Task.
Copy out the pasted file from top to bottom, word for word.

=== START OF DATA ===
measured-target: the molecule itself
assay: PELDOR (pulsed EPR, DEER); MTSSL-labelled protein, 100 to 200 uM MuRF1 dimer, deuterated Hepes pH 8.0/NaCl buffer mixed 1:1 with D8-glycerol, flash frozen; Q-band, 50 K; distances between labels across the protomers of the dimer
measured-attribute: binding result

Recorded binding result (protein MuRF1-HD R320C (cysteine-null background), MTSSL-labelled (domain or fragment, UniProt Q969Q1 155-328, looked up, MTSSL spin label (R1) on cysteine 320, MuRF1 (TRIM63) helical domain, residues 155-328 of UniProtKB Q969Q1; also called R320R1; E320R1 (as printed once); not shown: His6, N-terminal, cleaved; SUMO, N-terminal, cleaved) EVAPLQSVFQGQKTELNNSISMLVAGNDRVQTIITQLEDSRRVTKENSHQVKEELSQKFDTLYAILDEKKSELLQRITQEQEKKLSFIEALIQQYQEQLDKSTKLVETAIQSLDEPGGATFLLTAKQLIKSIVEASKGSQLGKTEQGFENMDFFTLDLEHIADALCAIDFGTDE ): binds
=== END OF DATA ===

measured-target: the molecule itself
assay: PELDOR (pulsed EPR, DEER); MTSSL-labelled protein, 100 to 200 uM MuRF1 dimer, deuterated Hepes pH 8.0/NaCl buffer mixed 1:1 with D8-glycerol, flash frozen; Q-band, 50 K; distances between labels across the protomers of the dimer
measured-attribute: binding result

Recorded binding result (protein MuRF1-HD R320C (cysteine-null background), MTSSL-labelled (domain or fragment, UniProt Q969Q1 155-328, looked up, MTSSL spin label (R1) on cysteine 320, MuRF1 (TRIM63) helical domain, residues 155-328 of UniProtKB Q969Q1; also called R320R1; E320R1 (as printed once); not shown: His6, N-terminal, cleaved; SUMO, N-terminal, cleaved) EVAPLQSVFQGQKTELNNSISMLVAGNDRVQTIITQLEDSRRVTKENSHQVKEELSQKFDTLYAILDEKKSELLQRITQEQEKKLSFIEALIQQYQEQLDKSTKLVETAIQSLDEPGGATFLLTAKQLIKSIVEASKGSQLGKTEQGFENMDFFTLDLEHIADALCAIDFGTDE ): binds